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Reservoirs set for demolition

Reservoirs set for demolition

The Tonle Sap Authority will resume efforts to destroy illegal reservoirs surrounding the Tonle Sap lake next month, after heavy summer rains suspended attempts earlier this year.

Earlier this year, Prime Minister Hun Sen ordered the Tonle Sap Authority to destroy the reservoirs, which he said were a threat to fish stocks and forests. Fisheries officials also said the reservoirs were a threat to the lake’s long-term biodiversity and water levels.

Chan Yutha, general secretary of the Tonle Sap Authority, said 240 illegal reservoirs were identified across six provinces surrounding the lake, with most falling in Siem Reap and Kampong Thom provinces. He said that 30 reservoirs had been destroyed by the summer.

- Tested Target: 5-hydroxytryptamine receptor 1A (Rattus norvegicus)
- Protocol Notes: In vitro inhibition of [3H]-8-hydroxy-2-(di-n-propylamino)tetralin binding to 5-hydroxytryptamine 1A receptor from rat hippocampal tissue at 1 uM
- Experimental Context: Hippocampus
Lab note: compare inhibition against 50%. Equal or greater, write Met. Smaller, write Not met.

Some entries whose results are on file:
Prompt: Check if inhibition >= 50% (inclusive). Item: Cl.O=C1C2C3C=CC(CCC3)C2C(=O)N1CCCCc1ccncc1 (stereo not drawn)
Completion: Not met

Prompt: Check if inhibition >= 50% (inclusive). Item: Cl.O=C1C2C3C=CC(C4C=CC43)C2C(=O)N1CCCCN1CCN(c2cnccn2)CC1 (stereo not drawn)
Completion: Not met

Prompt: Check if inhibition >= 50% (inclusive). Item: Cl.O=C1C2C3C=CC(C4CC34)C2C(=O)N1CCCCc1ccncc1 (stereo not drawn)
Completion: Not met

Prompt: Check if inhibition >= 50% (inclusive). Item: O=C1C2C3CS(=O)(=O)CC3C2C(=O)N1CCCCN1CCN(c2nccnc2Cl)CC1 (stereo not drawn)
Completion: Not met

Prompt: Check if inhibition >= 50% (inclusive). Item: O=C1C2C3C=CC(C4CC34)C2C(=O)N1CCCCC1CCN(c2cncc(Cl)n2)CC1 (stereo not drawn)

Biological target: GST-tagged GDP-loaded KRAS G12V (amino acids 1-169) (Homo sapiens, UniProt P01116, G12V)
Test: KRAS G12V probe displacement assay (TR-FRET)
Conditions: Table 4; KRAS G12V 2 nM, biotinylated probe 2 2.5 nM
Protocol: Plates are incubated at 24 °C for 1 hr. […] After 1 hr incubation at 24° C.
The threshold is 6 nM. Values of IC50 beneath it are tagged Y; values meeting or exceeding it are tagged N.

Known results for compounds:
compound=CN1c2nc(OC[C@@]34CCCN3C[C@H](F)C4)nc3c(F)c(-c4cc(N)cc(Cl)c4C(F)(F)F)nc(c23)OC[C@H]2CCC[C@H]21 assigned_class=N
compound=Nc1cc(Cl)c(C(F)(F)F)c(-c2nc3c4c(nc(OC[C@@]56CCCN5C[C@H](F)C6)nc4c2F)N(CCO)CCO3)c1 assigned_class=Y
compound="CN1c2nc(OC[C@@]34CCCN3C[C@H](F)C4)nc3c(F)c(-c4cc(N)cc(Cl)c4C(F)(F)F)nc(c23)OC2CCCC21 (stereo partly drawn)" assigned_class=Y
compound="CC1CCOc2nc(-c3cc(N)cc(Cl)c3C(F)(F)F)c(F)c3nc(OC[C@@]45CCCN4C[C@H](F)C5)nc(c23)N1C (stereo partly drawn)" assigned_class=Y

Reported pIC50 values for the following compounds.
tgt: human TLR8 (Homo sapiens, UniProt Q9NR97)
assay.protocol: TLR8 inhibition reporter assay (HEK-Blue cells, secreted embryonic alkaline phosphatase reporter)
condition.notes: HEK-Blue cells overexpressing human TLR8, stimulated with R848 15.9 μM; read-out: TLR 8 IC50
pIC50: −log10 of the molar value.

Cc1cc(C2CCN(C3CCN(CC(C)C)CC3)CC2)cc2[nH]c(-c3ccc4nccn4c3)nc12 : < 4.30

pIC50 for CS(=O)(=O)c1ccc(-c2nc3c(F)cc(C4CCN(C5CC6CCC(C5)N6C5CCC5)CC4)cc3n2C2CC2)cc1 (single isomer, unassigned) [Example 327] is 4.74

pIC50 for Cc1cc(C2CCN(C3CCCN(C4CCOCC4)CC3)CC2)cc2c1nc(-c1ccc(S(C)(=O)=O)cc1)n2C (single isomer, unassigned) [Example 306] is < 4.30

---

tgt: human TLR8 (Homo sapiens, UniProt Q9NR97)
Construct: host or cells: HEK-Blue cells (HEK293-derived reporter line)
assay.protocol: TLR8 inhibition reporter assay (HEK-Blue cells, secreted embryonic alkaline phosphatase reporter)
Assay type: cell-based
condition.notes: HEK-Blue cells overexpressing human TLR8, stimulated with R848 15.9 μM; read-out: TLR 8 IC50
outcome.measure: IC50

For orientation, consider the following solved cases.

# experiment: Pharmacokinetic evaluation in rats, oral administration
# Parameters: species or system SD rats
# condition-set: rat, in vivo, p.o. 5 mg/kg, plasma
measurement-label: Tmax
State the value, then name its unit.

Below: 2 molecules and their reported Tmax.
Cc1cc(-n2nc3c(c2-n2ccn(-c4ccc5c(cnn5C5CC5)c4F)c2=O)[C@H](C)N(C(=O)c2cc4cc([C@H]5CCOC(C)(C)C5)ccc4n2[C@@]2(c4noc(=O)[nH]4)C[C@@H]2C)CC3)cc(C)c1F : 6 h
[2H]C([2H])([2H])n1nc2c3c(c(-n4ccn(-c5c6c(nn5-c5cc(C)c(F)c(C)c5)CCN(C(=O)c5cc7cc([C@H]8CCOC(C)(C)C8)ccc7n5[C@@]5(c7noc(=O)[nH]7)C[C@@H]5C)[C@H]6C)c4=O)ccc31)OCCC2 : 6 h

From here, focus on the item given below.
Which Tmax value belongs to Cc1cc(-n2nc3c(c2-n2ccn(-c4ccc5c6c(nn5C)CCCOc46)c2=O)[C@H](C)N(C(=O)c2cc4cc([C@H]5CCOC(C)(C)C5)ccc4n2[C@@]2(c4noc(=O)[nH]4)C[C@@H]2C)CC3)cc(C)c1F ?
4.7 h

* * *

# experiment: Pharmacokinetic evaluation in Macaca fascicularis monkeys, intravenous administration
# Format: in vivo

“The Tonle Sap Authority will continue the campaign to destroy illegal reservoirs, without any exceptions, for all offenders … surrounding the lake starting in the dry season, or at least by mid-January,” he said.

Officials say farmers have been using the illegal reservoirs to trap fish, as well as boosting rice yields.

Um Men, chief of the Sandan fishery community in Kampong Thom province, confirmed that reservoirs had been destroyed in his province, though some farmers continued to use them for rice cultivation.

“If the Tonle Sap Authority is late to demolish the illegal reservoirs, the fishing resources and the flooded forests in that area will not get better.”

Ou Bosphan, director of the Agriculture Department in Kampong Thom province, said he’s warned the farmers to stop using illegal reservoirs, but added they were hoping to cultivate their rice paddies before the crackdown.

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